Eventually, the enrollment fell to the point where the cost of a separate school for West Orange could no longer be justified. Strangely, the School Board Minutes are silent on the decision to finally close the school; but it seems that June 8, 1905 was the last day of classes.

Perhaps the closure was presented as just a temporary move, because in the fall of 1906, when the Board began discussing selling off the old school building, the parents of West Orange began a fight to save their school. On September 6th the School Board held a special meeting “with the citizens of West Orange at [the] residence of Mr. Dyer. Present [were Trustees] Morrison, Brown and Briggs, also about 20 citizens. A discussion of the proposed sale of the West Orange School and grounds, as authorized by the District meeting of August 25th, 1906, resulted in an apparent disapproval of the sale by all citizens present. On motion by a citizen it was voted by all West Orange citizens present at the meeting to ask the Board of Trustees to open the West Orange School and establish a 5- grade school.

“On motion by Briggs,” the minutes continue, “seconded by Brown, it was decided to open the West Orange School on [the] condition that the citizens of West Orange pledge an attendance of not less than 25 pupils for the school year.”

This was a pretty small victory for the parents of West Orange, as it seems unlikely they could have scrapped together the required number of children. But even that small hope was lost five days later when the Board reversed themselves and decided “West Orange School can not be opened.” The reason given? “No funds.”

That was really the end of the original West Orange School. The building was sold off in 1910 (and later used as a barn, according to some old timers) and the District finally sold the lot in 1914.

West Orange Rides Again

Southern California’s growth is often traced through a series of real estate “booms” – periods of rapid growth and fast-paced development. The original railroad through West Orange was begun during one such boom. The first West Orange School was built at the tail end of another. After the tensions of the First World War began to fade away, Southern California began to warm up for a new boom, and once again West Orange would benefit from it.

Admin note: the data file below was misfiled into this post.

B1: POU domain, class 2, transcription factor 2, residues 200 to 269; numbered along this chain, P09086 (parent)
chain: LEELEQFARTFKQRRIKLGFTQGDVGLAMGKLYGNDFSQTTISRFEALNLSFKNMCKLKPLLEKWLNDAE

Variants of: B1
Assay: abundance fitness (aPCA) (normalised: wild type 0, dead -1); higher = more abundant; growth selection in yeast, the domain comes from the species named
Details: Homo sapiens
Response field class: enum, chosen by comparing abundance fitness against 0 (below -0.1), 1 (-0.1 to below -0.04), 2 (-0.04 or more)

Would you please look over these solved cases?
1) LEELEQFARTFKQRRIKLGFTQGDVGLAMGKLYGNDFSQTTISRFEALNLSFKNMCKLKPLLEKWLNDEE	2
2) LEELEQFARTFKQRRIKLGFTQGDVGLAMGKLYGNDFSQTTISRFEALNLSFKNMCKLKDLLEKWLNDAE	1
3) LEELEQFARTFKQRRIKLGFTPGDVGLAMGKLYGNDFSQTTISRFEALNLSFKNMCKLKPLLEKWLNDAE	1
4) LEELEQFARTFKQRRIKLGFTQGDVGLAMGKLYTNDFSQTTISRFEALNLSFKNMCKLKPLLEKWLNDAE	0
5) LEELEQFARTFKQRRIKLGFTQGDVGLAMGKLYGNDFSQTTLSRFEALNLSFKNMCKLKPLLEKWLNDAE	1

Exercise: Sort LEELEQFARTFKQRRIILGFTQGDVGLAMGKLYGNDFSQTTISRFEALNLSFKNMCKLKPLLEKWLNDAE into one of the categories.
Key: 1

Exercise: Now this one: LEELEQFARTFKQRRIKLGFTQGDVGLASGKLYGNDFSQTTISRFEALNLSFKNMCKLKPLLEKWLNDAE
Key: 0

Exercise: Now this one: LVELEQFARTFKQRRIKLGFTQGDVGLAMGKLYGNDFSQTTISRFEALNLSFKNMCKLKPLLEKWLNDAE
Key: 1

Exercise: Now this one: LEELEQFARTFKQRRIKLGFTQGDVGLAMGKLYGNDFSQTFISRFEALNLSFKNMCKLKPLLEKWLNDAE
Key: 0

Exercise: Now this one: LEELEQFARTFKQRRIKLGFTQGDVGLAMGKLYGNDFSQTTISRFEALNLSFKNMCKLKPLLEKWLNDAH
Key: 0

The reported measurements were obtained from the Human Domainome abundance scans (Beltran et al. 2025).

West Orange was growing during those years, with the first residential tracts being laid out and a few businesses beginning to pop up along Main Street (which was then the route of State Highway 101). As the growth continued, it was decided to annex some of the area east of Main Street into the City of Orange (the original 1888 City Limits had stopped at Batavia). About the time the annexations began, the drive for a new West Orange School was kicked off. The Orange Daily News of September 1, 1923 gives some of the details:

“Education forward! Orange citizens, with the educational welfare of the city at heart, last night expressed themselves in these words when, at a mass meeting, they gave the Orange elementary school board authorization to purchase a tract in the ‘west end’ as a site for a new grade school.

“As a result the board today was preparing to launch an immediate investigation to procure a desirable site for the proposed new institution which is to serve the fast-growing West Orange district.... At the meeting last night, held at the Intermediate School, Orange voters, attending in fair-sized numbers, gave the project their unanimous endorsement. After the matter had been thoroughly discussed, [former mayor] F. L. Ainsworth introduced a motion, which was hurriedly seconded by F.E. Wilson, authorizing the board to purchase the school site.”

The cost of the site, and a four-classroom building, was estimated at $40,000; and the proponents were in hopes of holding a bond election to raise the required funds before the end of the year.